Hundreds of teachers and public sector employees took to the streets Wednesday, in a march organized by the Union Coordination Committee to protest against the Cabinet’s failure to refer a new public sector salary scale to Parliament.
The march kicked off at 11 am from Beirut’s Barbir square and ended at the Grand Serail in Down Beirut. Teachers cheered slogans against the Cabinet, lifting banners claiming their right to a salary increase.
“Where is the wage scale, you Cabinet of postponed promises?” cheered the protestors, before settling outside the government building in the heart of the city.
The UCC, a coalition of private and public school teachers and public sector employees, has been staging several protest movements and strikes, to pressure the Cabinet into referring an increase in salaries to Parliament.
The Cabinet, which says it is mulling several tax proposals to finance the funds of the possible increase of salaries, has failed to refer the bill to Parliament and said it needs to hold further discussions on how to finance the wages’ hike before adopting it.
Addressing the gathering outside the Serail, Nehmeh Mahfoud, the head of the Association of Private Schools Teachers, said the public sector workers can no longer tolerate any further delay in referring the bill to Parliament.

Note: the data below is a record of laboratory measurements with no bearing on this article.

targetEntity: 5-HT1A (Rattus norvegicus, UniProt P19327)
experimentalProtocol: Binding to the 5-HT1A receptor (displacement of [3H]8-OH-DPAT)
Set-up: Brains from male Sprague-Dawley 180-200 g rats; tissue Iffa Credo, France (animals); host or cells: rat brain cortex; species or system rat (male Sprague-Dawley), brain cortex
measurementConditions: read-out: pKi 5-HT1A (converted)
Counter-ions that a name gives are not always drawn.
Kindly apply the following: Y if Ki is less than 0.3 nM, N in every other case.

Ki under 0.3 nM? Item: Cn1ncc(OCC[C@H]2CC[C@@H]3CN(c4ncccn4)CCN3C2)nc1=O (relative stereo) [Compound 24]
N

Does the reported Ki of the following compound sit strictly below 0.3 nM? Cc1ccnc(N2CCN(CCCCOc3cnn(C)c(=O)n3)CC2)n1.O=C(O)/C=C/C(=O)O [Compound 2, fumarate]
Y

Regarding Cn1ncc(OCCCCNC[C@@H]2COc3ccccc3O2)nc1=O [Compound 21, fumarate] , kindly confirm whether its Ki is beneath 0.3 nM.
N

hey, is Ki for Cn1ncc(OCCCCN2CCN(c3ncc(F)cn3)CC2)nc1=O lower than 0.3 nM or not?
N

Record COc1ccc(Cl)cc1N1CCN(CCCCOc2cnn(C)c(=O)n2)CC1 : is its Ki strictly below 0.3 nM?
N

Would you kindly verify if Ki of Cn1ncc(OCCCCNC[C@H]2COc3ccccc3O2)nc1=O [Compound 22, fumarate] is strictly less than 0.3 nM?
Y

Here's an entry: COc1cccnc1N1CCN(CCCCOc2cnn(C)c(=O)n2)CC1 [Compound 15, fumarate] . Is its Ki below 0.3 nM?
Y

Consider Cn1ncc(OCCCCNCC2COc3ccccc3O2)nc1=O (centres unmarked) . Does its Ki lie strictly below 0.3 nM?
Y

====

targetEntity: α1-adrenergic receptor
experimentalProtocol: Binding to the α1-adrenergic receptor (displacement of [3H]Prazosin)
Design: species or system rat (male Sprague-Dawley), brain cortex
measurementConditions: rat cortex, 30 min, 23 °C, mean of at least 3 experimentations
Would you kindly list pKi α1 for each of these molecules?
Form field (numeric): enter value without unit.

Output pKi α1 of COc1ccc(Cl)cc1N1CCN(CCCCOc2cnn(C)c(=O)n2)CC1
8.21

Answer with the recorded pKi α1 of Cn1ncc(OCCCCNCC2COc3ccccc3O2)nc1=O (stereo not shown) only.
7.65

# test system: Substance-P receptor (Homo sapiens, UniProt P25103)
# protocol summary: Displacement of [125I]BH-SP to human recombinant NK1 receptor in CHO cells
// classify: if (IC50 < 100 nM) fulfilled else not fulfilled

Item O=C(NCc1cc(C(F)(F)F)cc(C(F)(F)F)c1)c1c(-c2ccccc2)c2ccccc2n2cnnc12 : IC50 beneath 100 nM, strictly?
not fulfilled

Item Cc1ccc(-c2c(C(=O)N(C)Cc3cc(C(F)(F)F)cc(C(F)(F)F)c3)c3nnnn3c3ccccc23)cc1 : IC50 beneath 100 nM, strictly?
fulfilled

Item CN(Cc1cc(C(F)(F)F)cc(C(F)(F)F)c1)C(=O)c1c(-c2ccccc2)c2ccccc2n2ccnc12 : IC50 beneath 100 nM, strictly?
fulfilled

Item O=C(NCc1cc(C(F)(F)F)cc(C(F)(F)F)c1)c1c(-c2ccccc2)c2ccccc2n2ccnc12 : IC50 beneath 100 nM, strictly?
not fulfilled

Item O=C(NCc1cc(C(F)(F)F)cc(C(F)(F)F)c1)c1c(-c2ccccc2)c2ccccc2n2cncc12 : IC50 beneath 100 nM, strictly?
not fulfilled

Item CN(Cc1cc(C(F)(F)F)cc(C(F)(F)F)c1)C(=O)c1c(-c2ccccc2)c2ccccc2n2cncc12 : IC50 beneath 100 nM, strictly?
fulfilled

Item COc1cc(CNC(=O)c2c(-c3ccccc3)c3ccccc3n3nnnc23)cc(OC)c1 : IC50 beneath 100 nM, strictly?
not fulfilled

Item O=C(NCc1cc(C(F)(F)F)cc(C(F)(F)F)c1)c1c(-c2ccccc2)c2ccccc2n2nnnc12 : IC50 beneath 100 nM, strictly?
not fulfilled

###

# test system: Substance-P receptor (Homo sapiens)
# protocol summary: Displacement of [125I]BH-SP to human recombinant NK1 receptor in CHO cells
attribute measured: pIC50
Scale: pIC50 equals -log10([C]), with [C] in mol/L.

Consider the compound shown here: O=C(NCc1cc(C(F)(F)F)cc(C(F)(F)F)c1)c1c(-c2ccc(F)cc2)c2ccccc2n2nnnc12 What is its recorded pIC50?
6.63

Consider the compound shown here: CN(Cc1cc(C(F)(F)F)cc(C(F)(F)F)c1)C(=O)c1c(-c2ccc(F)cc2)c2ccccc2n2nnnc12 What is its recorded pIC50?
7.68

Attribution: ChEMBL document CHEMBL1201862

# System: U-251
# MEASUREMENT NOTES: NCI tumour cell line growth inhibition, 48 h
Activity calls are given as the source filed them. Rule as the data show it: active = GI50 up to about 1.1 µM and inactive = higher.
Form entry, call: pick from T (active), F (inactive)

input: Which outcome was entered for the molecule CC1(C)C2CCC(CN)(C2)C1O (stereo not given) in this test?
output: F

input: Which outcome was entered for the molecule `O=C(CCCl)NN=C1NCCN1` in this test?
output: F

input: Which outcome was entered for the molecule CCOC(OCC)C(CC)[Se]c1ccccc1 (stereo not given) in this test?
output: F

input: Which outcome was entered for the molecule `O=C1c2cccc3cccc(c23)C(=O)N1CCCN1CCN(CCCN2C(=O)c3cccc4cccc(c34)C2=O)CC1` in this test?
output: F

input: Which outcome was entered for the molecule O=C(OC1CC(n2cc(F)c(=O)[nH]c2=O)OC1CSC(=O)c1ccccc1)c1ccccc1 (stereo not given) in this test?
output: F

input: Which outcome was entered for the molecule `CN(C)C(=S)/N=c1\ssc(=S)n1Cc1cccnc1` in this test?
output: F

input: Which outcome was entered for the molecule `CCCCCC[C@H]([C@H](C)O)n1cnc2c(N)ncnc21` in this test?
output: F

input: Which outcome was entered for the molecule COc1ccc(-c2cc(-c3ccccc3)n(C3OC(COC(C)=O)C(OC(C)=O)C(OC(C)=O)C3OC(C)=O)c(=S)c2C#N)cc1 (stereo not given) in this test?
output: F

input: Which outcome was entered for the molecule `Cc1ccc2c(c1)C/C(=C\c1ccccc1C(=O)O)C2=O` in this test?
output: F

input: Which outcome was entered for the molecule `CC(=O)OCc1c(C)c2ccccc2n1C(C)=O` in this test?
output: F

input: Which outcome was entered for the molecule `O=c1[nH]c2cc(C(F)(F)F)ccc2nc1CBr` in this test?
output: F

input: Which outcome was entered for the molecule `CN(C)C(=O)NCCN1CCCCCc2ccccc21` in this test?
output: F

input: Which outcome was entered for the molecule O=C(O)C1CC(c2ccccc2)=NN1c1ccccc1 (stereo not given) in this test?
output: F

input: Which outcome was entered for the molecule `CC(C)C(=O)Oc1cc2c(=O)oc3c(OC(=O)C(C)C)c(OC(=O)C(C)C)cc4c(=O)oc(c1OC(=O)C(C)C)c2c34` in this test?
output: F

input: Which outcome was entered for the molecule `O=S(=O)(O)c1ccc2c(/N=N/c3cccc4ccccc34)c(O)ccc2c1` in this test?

“We can no longer tolerate the Cabinet’s procrastination which has been going on for more than a year. People have grown tired of false promises,” said Mahfoud.
Mahfoud urged the Cabinet to impose more taxes on coastal property to secure the funding of salaries and limit corruption in Lebanon’s institutions.
“If salaries lead to the collapse of the country, then what does corruption?” asked Mahfoud.
He also threatened that the UCC will paralyze public institutions every time the Cabinet convenes until the coalition’s demands are met.
In remarks to As-Safir published Wednesday, Prime Minister Najib Mikati said the Cabinet will not tackle the wage scale in its Wednesday session held at Baabda’s Presidential Palace. Mikati reiterated once again that the government needs to develop a solution before resolving the matter.
The UCC has continuously slammed Mikati and accused him of manipulating teachers and procrastinating in meeting their demands.
The country’s Economic Committees stand firm against the wage scale and warn that an increase of salaries, if adopted, would inflict major losses over both public and private sectors.